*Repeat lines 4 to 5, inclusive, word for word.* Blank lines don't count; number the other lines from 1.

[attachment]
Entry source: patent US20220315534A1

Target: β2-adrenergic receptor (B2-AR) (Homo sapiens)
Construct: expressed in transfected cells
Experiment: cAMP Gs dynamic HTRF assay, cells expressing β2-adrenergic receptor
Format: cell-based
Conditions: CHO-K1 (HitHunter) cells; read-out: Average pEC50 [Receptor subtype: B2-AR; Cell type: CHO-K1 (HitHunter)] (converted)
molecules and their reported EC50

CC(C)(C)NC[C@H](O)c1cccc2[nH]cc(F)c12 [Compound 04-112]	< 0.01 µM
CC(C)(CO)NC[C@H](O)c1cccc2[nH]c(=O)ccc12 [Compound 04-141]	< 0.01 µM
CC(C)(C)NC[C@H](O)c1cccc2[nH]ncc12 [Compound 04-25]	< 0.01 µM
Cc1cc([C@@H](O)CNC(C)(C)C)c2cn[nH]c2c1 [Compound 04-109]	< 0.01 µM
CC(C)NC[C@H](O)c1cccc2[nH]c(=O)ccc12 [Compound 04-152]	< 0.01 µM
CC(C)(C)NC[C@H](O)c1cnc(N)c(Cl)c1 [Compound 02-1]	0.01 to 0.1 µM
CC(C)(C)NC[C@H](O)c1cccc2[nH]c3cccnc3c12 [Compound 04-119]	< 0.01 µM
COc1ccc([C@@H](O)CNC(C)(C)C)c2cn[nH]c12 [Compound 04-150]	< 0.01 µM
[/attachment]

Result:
Experiment: cAMP Gs dynamic HTRF assay, cells expressing β2-adrenergic receptor
Format: cell-based